# Why use G-test and the likes for AB testing at all?

I am learning about AB testing using the G-test. In my example, I have a 2x2 contingency table.

>print(T)
response
AB    no yes Sum
A   29   7  36
B   23  16  39
Sum 52  23  75


Event A is the red background of a website. Event B is the blue background of a website. I showed the website to the total of 75 people. Yes is like, and no is the opposite. After running the G-test I get

>likelihood.test(T)

Log likelihood ratio (G-test) test of independence without
correction

data:  T
Log likelihood ratio statistic (G) = 4.1914, X-squared df = 1,
p-value = 0.04063


The p-value is pretty small (significant at the 5% level), so I reject the null that the samples A and B have the same performance. Now, I have two questions:

1. How do I know what background color is better and has the higher performance?
2. Why do I need the G test at all? I can just compare the percentage of likes for each background color. For red (A), 7/36=19.4%, and, for blue background (B), 16/39=41%. So, clearly B has the higher like percentage, hence, is better. So, why use G test at all?

Remark: I also use the Fisher exact test since one of the measured values, A_yes, is smaller than 10. The output is

> fisher.test(T)

Fisher's Exact Test for Count Data

data:  T
p-value = 0.04948
alternative hypothesis: true odds ratio is not equal to 1
95 percent confidence interval:
0.9167091 9.6380957
sample estimates:
odds ratio
2.841057


The p-value is nearly identical to the G-test's. So again why use the G-test or Fisher test at all when one can just compare the yes percentage for each event. Thanks.

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Which R packages' likelihood.test is this? The one in Deducer? – Glen_b Jun 15 '14 at 4:16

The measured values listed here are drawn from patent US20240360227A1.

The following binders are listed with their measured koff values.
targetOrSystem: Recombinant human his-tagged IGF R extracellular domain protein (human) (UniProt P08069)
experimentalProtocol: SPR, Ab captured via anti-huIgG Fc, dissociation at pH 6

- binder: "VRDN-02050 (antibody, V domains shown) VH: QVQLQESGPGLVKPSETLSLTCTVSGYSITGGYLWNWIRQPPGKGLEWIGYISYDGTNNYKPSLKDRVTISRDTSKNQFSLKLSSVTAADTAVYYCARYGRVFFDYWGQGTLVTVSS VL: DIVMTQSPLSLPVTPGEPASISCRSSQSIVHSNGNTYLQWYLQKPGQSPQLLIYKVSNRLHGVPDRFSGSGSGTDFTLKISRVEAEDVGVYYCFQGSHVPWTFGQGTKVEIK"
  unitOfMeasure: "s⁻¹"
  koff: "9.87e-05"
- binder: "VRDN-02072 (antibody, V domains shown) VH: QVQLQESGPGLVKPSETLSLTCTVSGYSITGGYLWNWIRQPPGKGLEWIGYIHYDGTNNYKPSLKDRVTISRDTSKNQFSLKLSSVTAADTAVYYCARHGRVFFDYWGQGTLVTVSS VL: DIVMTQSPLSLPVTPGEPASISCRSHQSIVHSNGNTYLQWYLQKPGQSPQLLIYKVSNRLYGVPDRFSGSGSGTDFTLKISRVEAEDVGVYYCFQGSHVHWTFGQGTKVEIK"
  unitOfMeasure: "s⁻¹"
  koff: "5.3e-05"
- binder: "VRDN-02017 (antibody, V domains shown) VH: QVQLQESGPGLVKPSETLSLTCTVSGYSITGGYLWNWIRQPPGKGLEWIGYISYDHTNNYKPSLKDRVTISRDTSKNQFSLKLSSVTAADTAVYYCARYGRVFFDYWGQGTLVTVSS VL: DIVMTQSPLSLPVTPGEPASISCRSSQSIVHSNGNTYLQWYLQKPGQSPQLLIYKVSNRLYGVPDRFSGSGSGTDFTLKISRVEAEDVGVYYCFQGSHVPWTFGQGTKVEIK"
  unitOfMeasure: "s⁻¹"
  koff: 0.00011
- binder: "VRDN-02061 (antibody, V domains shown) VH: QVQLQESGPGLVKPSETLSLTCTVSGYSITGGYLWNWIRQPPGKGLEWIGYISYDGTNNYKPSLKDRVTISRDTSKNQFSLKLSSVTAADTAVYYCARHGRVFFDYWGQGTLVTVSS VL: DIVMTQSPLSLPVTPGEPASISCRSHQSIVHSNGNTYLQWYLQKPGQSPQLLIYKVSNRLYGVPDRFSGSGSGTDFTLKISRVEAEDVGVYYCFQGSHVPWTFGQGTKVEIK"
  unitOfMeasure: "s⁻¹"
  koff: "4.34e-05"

## 1 Answer

Answering your two questions one at a time (though the answers are related):

1. You only have data on whether they like it, not any information about 'performance'. But the hypothesis test(s) tell you whether or not the difference can be accounted for by chance, and you can tell the direction of the difference in the sample (the thing that would be leading to the rejection) by looking at the data.

2. The problem is whether that apparent sample difference is just due to random variation. Imagine I toss two coins and one came up heads 80% of the time while the other came up heads 60% of the time. Is the first one more likely to come up heads in the long run? If the 80% and 60% was 4 heads and 3 heads in 5 tosses respectively, you could easily see that size of difference just by chance.

So it would be useful to have some idea of whether the difference is more than you could typically explain as nothing but chance. That's not necessarily best dealt with via hypothesis testing (you might look at something like a confidence interval for the difference, which also lets you see whether the size is big enough to regard as of practical importance.

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